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Youth Force
Hands-on work motivates apprentice

By Linda White
Special to The Toronto Sun


Letting apprentices get their hands dirty is key to helping them determine if they're suited to a particular trade. At the same time, it gives employers valuable insight into potential employees, a leading employer believes.

"Our apprentices are definitely getting their hands dirty," says Rosanna Armata of 427 Auto Collision. "They're able to work alongside a licensed bodyman. It's not just a matter of watching. We want them to get a true feel for it."

Tristan Aziz
That hands-on experience has made all the difference for Tristan Aziz, a recent graduate of Toronto's Silverthorn Collegiate Institute who is apprenticing at the shops as an auto body repairer.

"People there treat me equally," the 18-year-old says. "I'm getting a lot of experience. I've been doing teardowns, which involves taking off bumpers, fenders and trim. I have started doing some reassembling and have spent time in the paint shop, mixing paint and sanding down bumpers."

"He's very dedicated," Armata says. "When you watch him, you can see that he enjoys what he's doing. He is asking to be in positions where he is learning more."

Aziz plans to go to college in September and hopes to complete his apprenticeship with 427 Auto Collision, a company that earned an Employer of the Year Award for Etobicoke from the Ministry of Training, Colleges and Universities for its commitment to education.

Not only did Aziz discover a trade he loves since signing on with the Ontario Youth Apprenticeship Program, he also earned credits towards his high school diploma, while the hours he works on the job are applied to journeyperson certification.

OYAP students also have a chance to earn a salary and receive financial assistance towards the purchase of tools and clothing required for their trade. The program also gives students a chance to find out more about their options.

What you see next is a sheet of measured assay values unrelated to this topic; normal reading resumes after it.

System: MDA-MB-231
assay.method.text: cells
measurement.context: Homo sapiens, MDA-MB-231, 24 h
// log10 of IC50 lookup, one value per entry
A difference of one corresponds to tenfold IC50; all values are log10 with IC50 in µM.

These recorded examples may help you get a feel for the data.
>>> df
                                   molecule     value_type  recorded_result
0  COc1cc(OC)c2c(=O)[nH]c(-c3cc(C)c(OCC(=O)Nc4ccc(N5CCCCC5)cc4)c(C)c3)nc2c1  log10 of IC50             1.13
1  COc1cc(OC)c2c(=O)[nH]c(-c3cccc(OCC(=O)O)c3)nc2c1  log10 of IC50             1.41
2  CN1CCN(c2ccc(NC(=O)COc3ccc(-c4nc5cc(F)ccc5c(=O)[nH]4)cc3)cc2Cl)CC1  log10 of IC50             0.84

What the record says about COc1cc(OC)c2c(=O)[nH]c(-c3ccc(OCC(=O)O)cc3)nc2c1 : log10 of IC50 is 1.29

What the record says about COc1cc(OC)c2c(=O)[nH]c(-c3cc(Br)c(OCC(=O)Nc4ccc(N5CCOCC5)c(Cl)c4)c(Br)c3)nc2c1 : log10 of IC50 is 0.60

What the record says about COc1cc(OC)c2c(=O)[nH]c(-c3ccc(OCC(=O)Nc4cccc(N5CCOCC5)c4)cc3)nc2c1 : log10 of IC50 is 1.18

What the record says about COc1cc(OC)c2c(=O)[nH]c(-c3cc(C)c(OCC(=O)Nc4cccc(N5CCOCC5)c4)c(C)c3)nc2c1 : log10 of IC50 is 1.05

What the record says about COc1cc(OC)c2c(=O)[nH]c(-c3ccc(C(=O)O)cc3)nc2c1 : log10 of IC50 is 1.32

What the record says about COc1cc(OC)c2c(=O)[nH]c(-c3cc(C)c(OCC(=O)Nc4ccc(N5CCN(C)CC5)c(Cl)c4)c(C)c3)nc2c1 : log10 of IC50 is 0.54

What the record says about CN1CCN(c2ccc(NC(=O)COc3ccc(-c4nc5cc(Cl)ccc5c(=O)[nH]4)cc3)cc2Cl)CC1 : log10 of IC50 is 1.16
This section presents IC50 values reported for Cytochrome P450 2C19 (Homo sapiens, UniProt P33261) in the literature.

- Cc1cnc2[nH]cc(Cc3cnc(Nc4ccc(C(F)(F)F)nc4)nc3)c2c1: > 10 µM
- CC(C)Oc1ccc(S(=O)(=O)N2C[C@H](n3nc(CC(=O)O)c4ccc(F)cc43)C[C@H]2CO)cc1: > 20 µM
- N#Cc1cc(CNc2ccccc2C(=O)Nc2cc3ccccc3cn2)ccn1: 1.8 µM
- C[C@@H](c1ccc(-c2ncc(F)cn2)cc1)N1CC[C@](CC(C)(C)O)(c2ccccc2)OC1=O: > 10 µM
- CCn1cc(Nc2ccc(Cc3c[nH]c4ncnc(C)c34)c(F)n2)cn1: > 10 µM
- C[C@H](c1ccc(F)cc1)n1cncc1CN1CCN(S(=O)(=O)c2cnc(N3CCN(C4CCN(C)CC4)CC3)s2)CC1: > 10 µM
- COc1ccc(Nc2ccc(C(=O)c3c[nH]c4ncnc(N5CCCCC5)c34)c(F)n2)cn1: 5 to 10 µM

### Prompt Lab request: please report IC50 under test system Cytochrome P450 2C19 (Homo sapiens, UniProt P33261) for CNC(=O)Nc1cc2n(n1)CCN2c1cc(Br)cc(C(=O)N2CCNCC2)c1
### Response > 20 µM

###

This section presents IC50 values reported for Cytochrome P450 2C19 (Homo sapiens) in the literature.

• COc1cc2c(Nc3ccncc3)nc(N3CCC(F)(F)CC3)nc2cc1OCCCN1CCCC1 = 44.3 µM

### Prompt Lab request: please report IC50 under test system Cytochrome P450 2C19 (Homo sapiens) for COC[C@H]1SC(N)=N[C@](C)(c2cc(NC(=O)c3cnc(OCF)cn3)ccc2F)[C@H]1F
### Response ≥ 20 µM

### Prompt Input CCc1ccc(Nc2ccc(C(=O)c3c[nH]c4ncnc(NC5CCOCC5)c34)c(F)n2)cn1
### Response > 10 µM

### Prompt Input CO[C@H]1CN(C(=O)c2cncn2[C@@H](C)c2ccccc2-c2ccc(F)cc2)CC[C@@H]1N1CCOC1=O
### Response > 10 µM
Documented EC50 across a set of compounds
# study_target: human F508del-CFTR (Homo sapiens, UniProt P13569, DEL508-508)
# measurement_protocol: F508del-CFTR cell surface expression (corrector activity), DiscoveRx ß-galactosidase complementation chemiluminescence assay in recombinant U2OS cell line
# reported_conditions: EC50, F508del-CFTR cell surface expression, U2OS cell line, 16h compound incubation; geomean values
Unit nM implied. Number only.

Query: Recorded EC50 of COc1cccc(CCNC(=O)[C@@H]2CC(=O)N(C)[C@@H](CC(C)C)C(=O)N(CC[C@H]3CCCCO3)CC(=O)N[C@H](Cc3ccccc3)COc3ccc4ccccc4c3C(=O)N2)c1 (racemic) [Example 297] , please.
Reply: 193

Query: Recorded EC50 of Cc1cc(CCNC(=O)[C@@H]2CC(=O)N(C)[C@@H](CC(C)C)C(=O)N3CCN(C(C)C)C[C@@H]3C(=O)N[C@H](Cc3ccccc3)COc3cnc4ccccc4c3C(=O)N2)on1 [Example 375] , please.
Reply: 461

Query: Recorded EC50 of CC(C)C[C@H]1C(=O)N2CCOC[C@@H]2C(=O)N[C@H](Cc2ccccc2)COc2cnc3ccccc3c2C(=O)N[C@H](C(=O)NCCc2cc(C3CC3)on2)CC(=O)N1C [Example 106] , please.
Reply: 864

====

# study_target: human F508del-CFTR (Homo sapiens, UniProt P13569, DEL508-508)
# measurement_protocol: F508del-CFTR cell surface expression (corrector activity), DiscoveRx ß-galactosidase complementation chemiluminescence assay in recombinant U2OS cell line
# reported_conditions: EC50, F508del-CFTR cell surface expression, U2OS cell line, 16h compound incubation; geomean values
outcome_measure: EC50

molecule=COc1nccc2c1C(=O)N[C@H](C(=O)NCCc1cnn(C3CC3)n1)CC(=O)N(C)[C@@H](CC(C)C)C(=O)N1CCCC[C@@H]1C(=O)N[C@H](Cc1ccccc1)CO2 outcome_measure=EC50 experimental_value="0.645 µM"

Tristan Aziz, right, an OYAP apprentice at 427 Auto Collision, is picking up the skills to become an auto body repairer, under the guidance of supervisor Frank Pitaro.
"We can't give them the insight that anyone at their workplace can give them," says Sherrie Yoshida, associate head of co-operative education at Silverthorn.

"They learn about the requirements, how other people (completed their apprenticeships) and the different routes they can take to reach the same goal," Yoshida says. "It's a lot more beneficial for students than going through (college) calendars, videos or the Internet."

Students can also benefit from the networking opportunities a placement creates.

"A lot of times, supervisors become mentors for students and they keep in touch after the placement is finished," Yoshida says.

The experience is beneficial, even for students who discover they're not cut out for a particular trade. "They realize they need to do some research and figure out what they want to do" before committing time and money to learning a trade they're not suited to, Yoshida says.

Still, it's particularly rewarding when a student discovers something they love. "When they get turned on by what they're learning, you know this is it," Yoshida says. "You can see it in their face, in their eyes, in their (sic) voice." For many, the experience motivates them to complete their high school diploma. "They know they can't get their apprenticeship without their diploma," Yoshida says.

(Linda White is a freelance writer based in Brooklin, Ont. and can be reached at linda.white@rogers.com.)



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